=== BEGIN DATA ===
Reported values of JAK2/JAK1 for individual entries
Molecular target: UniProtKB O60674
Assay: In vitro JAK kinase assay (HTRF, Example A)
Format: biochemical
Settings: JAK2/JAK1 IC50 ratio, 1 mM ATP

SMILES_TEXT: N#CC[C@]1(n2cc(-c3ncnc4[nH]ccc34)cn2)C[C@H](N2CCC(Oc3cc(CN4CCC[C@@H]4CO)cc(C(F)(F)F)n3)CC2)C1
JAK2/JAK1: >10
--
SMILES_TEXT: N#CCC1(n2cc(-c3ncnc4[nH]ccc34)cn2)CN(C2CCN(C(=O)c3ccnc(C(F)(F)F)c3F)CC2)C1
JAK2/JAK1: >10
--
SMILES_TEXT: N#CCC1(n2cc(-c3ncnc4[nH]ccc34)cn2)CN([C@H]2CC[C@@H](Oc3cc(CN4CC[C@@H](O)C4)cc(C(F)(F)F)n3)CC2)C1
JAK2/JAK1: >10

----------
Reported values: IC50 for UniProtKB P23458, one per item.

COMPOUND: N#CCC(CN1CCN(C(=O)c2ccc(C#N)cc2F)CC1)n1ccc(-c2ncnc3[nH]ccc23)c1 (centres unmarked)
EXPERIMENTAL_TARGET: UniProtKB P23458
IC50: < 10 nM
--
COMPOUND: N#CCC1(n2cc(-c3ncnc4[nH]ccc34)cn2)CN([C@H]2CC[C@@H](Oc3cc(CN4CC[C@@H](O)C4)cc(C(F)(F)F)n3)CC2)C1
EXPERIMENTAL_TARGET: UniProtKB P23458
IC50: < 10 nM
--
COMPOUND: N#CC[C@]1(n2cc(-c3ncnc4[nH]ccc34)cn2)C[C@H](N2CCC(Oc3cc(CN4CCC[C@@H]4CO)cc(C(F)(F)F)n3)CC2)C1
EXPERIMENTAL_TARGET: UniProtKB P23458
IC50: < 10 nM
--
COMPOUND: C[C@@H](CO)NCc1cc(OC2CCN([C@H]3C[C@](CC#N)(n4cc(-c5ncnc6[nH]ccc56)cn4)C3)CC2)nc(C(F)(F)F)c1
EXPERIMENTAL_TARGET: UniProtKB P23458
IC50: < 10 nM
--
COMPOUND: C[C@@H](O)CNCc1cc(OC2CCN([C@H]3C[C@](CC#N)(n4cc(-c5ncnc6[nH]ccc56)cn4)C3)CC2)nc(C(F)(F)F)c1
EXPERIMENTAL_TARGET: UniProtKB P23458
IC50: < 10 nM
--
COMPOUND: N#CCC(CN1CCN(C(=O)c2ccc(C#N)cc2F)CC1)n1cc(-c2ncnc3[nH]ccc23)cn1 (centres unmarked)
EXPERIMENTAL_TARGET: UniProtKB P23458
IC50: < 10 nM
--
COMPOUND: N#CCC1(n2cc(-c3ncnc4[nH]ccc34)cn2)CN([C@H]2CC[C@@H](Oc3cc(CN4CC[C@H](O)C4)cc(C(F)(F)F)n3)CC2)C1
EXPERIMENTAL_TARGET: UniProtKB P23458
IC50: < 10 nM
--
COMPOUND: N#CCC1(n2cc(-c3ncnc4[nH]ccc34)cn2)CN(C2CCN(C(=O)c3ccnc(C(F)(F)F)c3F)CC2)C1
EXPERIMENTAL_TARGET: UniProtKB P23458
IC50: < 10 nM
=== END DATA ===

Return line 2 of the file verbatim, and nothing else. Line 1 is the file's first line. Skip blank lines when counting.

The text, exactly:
Molecular target: UniProtKB O60674